Cooking The Books

Scrushy Appears In Only Interview Since Securities Fraud Scandal

At this moment, the fate of Richard Scrushy, the former CEO of HealthSouth, rests in the hands of a jury in Birmingham, Ala., which resumes deliberations Monday (May 23).

Federal prosecutors say that Scrushy cooked the books at HealthSouth, the company he founded, and that he falsely inflated its profits by almost $3 billion to push up the price of its stock.

When the fraud was exposed, the stock tanked to just pennies a share, leaving thousands of investors holding the bag. Scrushy didn't testify at his trial, but he did spell out his defense for in a 60 Minutes interview that first aired two years ago.

Scrushy admitted that his books were cooked, but insisted he had nothing to do with it.

But if the jury decides he's guilty, Scrushy could be sentenced to prison for as much as 100 years. Jury deliberations began last Thursday and will resume May 23.

Broadcast: Aug. 22, 2004
Whether Scrushy did or didn't do it, no one expected fraud from Birmingham's biggest benefactor.

In Birmingham, you can drive on the Richard Scrushy Parkway, and to the Richard Scrushy Campus at Jefferson State Community College. There's the Richard Scrushy Building, the Richard Scrushy Library and the Richard Scrushy Ball Field.

There used to be a Richard Scrushy Statue, but after someone spray-painted the word "thief" on it, and a radio DJ urged people to pull it down like Saddam's statue in Baghdad, it was removed.

Birmingham's top radio host Paul Finebaum has known Scrushy for 15 years -- through his rise and fall.

"I'll make you this bet, that if Scrushy is indicted and if he goes to jail, it won't be long before his name's on the outside. He'll find a way to make it 'The Richard M. Scrushy Jail,'" says Finebaum. "I don't think he'd live in a place that didn't have his name on it."

"There's no evidence of any of that," says Scrushy, when Wallace asked him if he inflated earnings and betrayed his stockholders and employees. "And many of the -- what the people have said is not true."

Scrushy told Wallace his top financial officers committed the fraud without his knowledge: "You have to rely, you have to trust people. You have to believe. You have to delegate. I mean, you hire them. You pay them good salaries. You expect them to do the right thing. And I signed off on the information based on what was provided to me. And what I was told."

Here's how the SEC describes what it calls Scrushy's scheme. Each quarter, HealthSouth's senior officers would present Scrushy with the company's actual earnings, and he would compare them to Wall Street expectations. If the actual results fell short of expectations, Scrushy would tell his management to "fix it" by recording false earnings to make up for the shortfall.

"That is not true," says Scrushy.

Scrushy started with just $50,000 and built a Fortune 500 company. He showed HealthSouth landmarks to Wallace while he described how his company began 19 years ago.

"One room with one desk and one phone. We put on a suit every day, starched shirts, wore a tie. We had no business. We had no income. We had nothing," he says. "And we started with a dream and an idea, a business card with our name on it and an idea. That's all we had."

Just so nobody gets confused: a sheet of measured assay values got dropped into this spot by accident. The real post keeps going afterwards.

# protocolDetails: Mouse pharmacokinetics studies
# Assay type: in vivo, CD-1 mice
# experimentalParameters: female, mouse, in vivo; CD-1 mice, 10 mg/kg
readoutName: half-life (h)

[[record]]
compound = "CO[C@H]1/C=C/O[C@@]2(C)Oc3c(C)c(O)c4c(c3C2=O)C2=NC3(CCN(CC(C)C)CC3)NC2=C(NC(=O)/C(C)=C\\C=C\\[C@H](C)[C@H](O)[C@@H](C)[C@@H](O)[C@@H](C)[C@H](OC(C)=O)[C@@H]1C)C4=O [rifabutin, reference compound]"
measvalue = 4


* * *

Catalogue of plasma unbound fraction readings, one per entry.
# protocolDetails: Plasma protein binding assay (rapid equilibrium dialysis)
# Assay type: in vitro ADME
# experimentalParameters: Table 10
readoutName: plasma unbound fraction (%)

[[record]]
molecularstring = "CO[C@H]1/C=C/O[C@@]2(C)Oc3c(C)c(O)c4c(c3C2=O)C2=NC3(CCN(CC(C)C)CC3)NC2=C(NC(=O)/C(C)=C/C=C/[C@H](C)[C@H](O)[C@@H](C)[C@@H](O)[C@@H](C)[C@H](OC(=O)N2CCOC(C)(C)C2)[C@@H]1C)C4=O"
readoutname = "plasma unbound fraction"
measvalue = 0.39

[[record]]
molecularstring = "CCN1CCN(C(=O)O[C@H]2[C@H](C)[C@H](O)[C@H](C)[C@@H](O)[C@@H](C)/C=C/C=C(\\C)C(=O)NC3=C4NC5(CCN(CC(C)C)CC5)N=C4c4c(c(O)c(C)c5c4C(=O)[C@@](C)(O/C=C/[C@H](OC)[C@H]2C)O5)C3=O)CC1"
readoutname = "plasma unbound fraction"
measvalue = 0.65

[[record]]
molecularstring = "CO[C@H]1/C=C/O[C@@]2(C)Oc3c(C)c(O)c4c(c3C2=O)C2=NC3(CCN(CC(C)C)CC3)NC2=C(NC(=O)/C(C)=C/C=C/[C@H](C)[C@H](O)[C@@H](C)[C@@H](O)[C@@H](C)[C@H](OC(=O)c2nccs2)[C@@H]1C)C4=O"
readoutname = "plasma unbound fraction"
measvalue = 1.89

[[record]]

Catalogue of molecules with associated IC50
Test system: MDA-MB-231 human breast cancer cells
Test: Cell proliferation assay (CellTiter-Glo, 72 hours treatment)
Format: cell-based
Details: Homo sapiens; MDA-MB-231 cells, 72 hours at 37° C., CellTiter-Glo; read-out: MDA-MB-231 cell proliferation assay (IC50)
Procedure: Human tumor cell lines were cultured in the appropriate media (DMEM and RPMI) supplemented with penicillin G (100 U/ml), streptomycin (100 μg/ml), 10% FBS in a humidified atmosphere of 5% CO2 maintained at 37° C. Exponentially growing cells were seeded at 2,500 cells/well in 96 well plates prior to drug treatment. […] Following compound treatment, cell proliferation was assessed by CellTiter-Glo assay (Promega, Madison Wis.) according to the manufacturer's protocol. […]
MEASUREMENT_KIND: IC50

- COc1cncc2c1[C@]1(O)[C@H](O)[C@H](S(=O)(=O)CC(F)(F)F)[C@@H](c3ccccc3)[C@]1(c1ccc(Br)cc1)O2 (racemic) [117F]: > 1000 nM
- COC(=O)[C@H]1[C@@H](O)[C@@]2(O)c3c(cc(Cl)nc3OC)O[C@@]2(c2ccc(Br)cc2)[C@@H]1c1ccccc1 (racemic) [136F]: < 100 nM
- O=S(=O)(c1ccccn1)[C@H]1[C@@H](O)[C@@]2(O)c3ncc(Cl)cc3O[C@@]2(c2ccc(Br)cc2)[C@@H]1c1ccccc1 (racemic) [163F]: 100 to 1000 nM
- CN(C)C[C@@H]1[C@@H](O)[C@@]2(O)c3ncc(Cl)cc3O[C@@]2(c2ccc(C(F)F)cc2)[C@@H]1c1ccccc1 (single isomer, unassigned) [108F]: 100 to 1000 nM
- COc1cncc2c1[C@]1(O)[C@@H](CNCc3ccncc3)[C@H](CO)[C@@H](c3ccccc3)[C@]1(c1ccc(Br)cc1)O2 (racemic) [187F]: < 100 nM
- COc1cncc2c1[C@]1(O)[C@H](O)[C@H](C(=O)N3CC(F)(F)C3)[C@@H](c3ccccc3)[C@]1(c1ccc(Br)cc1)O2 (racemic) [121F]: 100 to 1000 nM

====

Scrushy had a medical background, and had been a trained respiratory therapist. He saw that Medicare was paying big money to diagnose and treat the elderly, so he opened clinics that were able to do that with less overhead than the larger hospitals. After that, when he realized that athletic baby-boomers were getting sports injuries that required costly rehabilitation, he specialized in that, too, hiring famous athletes who'd been his clinics' patients to spread the word.

As his business prospered, Scrushy began to buy up other clinical chains, creating his own health-care empire.

"They're operating in 1,700-1,800 health-care facilities, treating almost 100,000 patients a day and almost 50,000 employees. And they're in all 50 states and several other countries around the world," says Scrushy.

Was he good for Birmingham for a while?

"He was excellent. We became the leader in healthcare. Particularly in sports medicine. Because of Richard Scrushy," says Finebaum.

But after the scandal, Finebaum said the folks in Birmingham despised him.

Scrushy's world began to come apart last March when one of his chief financial officers went to federal prosecutors and confessed that HealthSouth, at Scrushy's express direction, had been hugely overstating its profits for years.

Prosecutors wouldn't talk on camera before the trial, and they wouldn't let their witnesses talk to 60 Minutes, either.

So far, 17 former HealthSouth employees have pleaded guilty, including all five of Scrushy's chief financial officers. Scrushy says they did the dirty work, behind his back. But prosecutors say when the CFOs pleaded guilty, they agreed to testify under oath against Scrushy.

Wallace read from the court transcript from when CFO Michael Martin pleaded guilty:

The judge asked Martin, "Did you and Mr. Scrushy discuss the fact that the numbers contained in the filings were false?"

"Yes, sir."

"Did Mr. Scrushy direct you to do something with the numbers?" "Yes, sir. He told me to inflate the numbers."

"To fix the numbers so that they met Wall Street's expectations."

Scrushy says: "So is Mike Martin just a dummy? Just some guy says go do something. Commit a fraud or a crime that would put you in jail and Mike Martin just does it? You don't believe that, Mike? I would never have done that. He is not telling the truth." says Scrushy.